It's finally here. It's time to celebrate a failure! In case you missed it, I have declared this week Celebrate a Failure week, asking that you take some time this week to focus on the important role that failure has played in your life or the lives of others. If I ask you to do that, it's only fair that I do the same, so here is a reprint of my all-time favorite professional failure.
THE WORST CONFERENCE IN THE HISTORY OF THE WORLD
When I worked for Integrity Music, I helped plan and organize the worst conference in the history of the world! Our team was scheduled to be in Dallas, and we thought registrations were coming in slowly, but didn't think there was anything to worry about. Then we learned right before we were scheduled to be there that the postal service had lost our brochures, all 50,000 of them. Only a handful were delivered and that explained the low response.
Instead of canceling the event, we pulled out all the stops to spread the word that we were coming, confident we could still have a successful event. Were we ever mistaken! On the first night of the event, we had less than 1,000 people in a church that seated 5,000. Right after we started the event, the sound system failed. When I returned from trying to work in the audio booth, I saw Ron Kenoly on stage playing the guitar and trying to lead worship. (Ron isn't known for his guitar-playing skills, believe me.) When he asked for the words to come up on the screen, it was then we realized that the projection system had malfunctioned. The bulb burned out and the church didn't have a spare.
I ran backstage to try and print off some sheets with the words on them only to discover that the copy machine was broken. I got up to take an offering and apologized, saying that I felt like I should be paying anyone who happened to be there that evening. To make matters worse, the event went on to lose about $15,000. I realized that weekend that a bad event is like flushing a toilet. Once you flush, there isn't any way you can stop the process; you just have to let it run its course.
I had two choices after that disastrous weekend. The first was to quit, which I briefly considered. The second was to take three months between Dallas and our next scheduled event and study what went wrong. I chose the latter and we went through everything we did. We came up with a number of innovations and built in more than a few safeguards to make sure what happened in Dallas would never happen again.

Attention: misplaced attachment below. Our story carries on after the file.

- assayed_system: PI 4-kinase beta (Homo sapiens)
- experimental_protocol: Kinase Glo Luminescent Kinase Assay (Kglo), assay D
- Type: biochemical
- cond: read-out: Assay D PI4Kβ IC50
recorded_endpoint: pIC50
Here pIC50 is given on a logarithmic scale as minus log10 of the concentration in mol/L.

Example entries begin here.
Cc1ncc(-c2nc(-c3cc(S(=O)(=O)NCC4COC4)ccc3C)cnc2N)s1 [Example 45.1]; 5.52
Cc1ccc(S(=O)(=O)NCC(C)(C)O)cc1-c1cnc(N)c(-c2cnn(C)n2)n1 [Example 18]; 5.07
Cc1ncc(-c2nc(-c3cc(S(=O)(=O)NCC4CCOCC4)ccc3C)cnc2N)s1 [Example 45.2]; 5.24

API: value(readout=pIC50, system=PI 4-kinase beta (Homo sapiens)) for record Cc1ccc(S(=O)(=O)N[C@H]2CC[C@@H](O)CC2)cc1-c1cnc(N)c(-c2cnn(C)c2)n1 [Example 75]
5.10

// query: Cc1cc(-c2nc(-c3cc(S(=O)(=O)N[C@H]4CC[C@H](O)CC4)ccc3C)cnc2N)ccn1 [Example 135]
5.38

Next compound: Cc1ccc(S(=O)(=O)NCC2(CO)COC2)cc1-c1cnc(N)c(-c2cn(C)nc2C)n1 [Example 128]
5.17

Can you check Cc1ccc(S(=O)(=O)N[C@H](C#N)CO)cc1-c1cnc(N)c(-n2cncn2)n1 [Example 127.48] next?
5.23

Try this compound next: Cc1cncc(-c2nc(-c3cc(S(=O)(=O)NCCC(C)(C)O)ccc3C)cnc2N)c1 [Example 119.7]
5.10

By God's grace, our next event was a fantastic success. We introduced some changes that generated quite a bit of revenue, and our team was better prepared and focused. Today I thank God for that terrible Dallas event and some others that followed. I learned more from those failures than I ever did from the good events. I also learned that a bad event isn't the end of the world.
When a baseball player strikes out or a soccer player misses an open goal, they don't go off the field and sit in the stands. They keep playing through their failure. In practice, they work on their technique but in the game they keep swinging and kicking. That's what you and I need to do as well.
Don't ever let your failures discourage you, and don't give up on your dream. Accept that failure is a part of every successful person's life, even your own. Adjust your expectations, but don't quit! Today I can organize great events because I organized some poor ones.
So bring out the confetti! Put up the banners and inflate the balloons. We have some celebrating to do! Don't let Celebrate a Failure Week end without taking the lesson of the week to heart: Failure isn't fatal or final unless you allow it to be. I hope you have a great week as you join with friends and failures around the world as we stare failure in the face and laugh at its attempts to limit our effectiveness and creativity. As you do, I know you will have a great week!
Feel free to add your comments, failure stories, favorite failure quotes or other pertinent information on the site where this entry is posted.
THE SOPHIA FUND AND DEBORAH FOUNDATION: I wrote this week about what I would do if I had some money to further the causes of the Sophia Fund and Deborah Foundation.You can read that post here. On my last trip, I was able to distribute $3,000 from the Sophia Fund and 28 duffel bags of educational resources and books while in Kenya and came home ready to continue my efforts in those two initiatives. You can read the impact we made at one orphanage here. Once you read these two entries, please donate to help us feed even more orphans while also helping to stimulate their intellectual development
I am asking that every Monday Memo reader contribute at least $5 this year. You can give through my website or send a check to PurposeQuest, PO Box 91099, Pittsburgh, PA 15221. Just let me know if your contribution is to be used for food or books and I promise to use it for that purpose. Just $5 will help me feed an orphan for two weeks! Do what you can and please do it today.